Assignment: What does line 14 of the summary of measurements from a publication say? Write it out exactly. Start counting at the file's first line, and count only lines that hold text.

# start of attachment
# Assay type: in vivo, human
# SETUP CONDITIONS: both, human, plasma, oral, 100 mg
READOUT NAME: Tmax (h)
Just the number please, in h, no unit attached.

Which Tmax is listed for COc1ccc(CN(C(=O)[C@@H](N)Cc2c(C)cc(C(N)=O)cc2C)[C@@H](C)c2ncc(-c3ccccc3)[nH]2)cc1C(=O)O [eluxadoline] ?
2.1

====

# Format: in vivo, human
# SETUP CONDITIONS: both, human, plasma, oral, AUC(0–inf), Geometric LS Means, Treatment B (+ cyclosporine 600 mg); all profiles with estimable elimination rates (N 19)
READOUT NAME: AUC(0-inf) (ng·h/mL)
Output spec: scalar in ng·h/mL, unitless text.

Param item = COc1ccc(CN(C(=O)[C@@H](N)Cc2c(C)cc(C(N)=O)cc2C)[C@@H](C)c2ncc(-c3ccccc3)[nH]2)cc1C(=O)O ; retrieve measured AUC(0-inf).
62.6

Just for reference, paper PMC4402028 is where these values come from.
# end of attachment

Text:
Just for reference, paper PMC4402028 is where these values come from.